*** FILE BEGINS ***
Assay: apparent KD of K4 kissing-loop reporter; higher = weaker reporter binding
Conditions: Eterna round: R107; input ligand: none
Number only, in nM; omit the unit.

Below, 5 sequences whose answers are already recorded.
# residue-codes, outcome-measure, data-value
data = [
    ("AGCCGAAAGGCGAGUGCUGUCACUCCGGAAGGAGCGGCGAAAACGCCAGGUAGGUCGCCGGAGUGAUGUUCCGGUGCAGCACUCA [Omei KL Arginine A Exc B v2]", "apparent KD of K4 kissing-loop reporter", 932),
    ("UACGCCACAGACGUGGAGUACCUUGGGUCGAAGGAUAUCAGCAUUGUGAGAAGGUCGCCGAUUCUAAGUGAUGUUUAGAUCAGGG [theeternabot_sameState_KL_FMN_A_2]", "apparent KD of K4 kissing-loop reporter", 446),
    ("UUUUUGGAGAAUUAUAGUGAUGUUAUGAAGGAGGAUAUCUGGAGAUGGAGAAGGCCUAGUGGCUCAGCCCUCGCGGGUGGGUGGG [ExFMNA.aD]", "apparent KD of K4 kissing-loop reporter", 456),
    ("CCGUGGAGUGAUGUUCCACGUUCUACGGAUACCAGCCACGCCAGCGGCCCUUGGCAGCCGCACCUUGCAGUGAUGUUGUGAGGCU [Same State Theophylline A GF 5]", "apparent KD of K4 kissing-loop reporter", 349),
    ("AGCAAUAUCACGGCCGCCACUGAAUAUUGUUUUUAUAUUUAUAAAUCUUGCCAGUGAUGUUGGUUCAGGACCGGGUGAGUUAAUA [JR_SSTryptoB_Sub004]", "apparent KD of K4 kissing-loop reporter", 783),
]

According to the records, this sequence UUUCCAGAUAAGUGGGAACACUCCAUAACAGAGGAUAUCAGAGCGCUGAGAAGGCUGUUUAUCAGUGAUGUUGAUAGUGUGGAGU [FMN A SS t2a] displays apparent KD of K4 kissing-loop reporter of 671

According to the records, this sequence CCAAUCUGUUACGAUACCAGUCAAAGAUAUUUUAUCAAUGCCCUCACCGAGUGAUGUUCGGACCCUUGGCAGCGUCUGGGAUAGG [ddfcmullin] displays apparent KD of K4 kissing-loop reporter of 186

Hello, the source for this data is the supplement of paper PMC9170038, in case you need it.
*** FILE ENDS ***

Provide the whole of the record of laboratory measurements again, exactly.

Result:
Assay: apparent KD of K4 kissing-loop reporter; higher = weaker reporter binding
Conditions: Eterna round: R107; input ligand: none
Number only, in nM; omit the unit.

Below, 5 sequences whose answers are already recorded.
# residue-codes, outcome-measure, data-value
data = [
    ("AGCCGAAAGGCGAGUGCUGUCACUCCGGAAGGAGCGGCGAAAACGCCAGGUAGGUCGCCGGAGUGAUGUUCCGGUGCAGCACUCA [Omei KL Arginine A Exc B v2]", "apparent KD of K4 kissing-loop reporter", 932),
    ("UACGCCACAGACGUGGAGUACCUUGGGUCGAAGGAUAUCAGCAUUGUGAGAAGGUCGCCGAUUCUAAGUGAUGUUUAGAUCAGGG [theeternabot_sameState_KL_FMN_A_2]", "apparent KD of K4 kissing-loop reporter", 446),
    ("UUUUUGGAGAAUUAUAGUGAUGUUAUGAAGGAGGAUAUCUGGAGAUGGAGAAGGCCUAGUGGCUCAGCCCUCGCGGGUGGGUGGG [ExFMNA.aD]", "apparent KD of K4 kissing-loop reporter", 456),
    ("CCGUGGAGUGAUGUUCCACGUUCUACGGAUACCAGCCACGCCAGCGGCCCUUGGCAGCCGCACCUUGCAGUGAUGUUGUGAGGCU [Same State Theophylline A GF 5]", "apparent KD of K4 kissing-loop reporter", 349),
    ("AGCAAUAUCACGGCCGCCACUGAAUAUUGUUUUUAUAUUUAUAAAUCUUGCCAGUGAUGUUGGUUCAGGACCGGGUGAGUUAAUA [JR_SSTryptoB_Sub004]", "apparent KD of K4 kissing-loop reporter", 783),
]

According to the records, this sequence UUUCCAGAUAAGUGGGAACACUCCAUAACAGAGGAUAUCAGAGCGCUGAGAAGGCUGUUUAUCAGUGAUGUUGAUAGUGUGGAGU [FMN A SS t2a] displays apparent KD of K4 kissing-loop reporter of 671

According to the records, this sequence CCAAUCUGUUACGAUACCAGUCAAAGAUAUUUUAUCAAUGCCCUCACCGAGUGAUGUUCGGACCCUUGGCAGCGUCUGGGAUAGG [ddfcmullin] displays apparent KD of K4 kissing-loop reporter of 186

Hello, the source for this data is the supplement of paper PMC9170038, in case you need it.